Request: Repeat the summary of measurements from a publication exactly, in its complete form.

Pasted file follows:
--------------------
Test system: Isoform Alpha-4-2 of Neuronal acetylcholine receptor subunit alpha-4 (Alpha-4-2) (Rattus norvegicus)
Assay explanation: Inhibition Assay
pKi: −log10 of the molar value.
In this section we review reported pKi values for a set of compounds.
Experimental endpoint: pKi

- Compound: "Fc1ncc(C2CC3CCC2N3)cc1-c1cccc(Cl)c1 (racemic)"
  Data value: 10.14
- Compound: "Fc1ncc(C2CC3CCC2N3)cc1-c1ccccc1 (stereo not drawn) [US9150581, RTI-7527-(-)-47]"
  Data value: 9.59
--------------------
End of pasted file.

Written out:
Test system: Isoform Alpha-4-2 of Neuronal acetylcholine receptor subunit alpha-4 (Alpha-4-2) (Rattus norvegicus)
Assay explanation: Inhibition Assay
pKi: −log10 of the molar value.
In this section we review reported pKi values for a set of compounds.
Experimental endpoint: pKi

- Compound: "Fc1ncc(C2CC3CCC2N3)cc1-c1cccc(Cl)c1 (racemic)"
  Data value: 10.14
- Compound: "Fc1ncc(C2CC3CCC2N3)cc1-c1ccccc1 (stereo not drawn) [US9150581, RTI-7527-(-)-47]"
  Data value: 9.59